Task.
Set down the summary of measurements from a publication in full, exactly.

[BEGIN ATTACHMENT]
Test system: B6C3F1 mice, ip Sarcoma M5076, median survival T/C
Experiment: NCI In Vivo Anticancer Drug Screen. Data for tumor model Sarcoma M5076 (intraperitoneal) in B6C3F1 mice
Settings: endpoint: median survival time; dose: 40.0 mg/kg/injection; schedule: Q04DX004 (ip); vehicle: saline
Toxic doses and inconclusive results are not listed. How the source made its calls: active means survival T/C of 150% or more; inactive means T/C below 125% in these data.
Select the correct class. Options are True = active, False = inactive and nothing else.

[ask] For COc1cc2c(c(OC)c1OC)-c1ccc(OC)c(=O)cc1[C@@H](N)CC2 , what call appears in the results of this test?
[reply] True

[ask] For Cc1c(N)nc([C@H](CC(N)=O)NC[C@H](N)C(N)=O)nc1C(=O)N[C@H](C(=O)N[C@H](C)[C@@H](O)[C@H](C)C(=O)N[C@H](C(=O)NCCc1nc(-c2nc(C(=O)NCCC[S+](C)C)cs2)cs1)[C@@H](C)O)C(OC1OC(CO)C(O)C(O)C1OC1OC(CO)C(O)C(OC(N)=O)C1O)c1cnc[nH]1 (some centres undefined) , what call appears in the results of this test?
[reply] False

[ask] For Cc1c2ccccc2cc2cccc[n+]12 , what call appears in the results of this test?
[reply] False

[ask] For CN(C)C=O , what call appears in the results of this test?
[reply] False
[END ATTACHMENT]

Test system: B6C3F1 mice, ip Sarcoma M5076, median survival T/C
Experiment: NCI In Vivo Anticancer Drug Screen. Data for tumor model Sarcoma M5076 (intraperitoneal) in B6C3F1 mice
Settings: endpoint: median survival time; dose: 40.0 mg/kg/injection; schedule: Q04DX004 (ip); vehicle: saline
Toxic doses and inconclusive results are not listed. How the source made its calls: active means survival T/C of 150% or more; inactive means T/C below 125% in these data.
Select the correct class. Options are True = active, False = inactive and nothing else.

[ask] For COc1cc2c(c(OC)c1OC)-c1ccc(OC)c(=O)cc1[C@@H](N)CC2 , what call appears in the results of this test?
[reply] True

[ask] For Cc1c(N)nc([C@H](CC(N)=O)NC[C@H](N)C(N)=O)nc1C(=O)N[C@H](C(=O)N[C@H](C)[C@@H](O)[C@H](C)C(=O)N[C@H](C(=O)NCCc1nc(-c2nc(C(=O)NCCC[S+](C)C)cs2)cs1)[C@@H](C)O)C(OC1OC(CO)C(O)C(O)C1OC1OC(CO)C(O)C(OC(N)=O)C1O)c1cnc[nH]1 (some centres undefined) , what call appears in the results of this test?
[reply] False

[ask] For Cc1c2ccccc2cc2cccc[n+]12 , what call appears in the results of this test?
[reply] False

[ask] For CN(C)C=O , what call appears in the results of this test?
[reply] False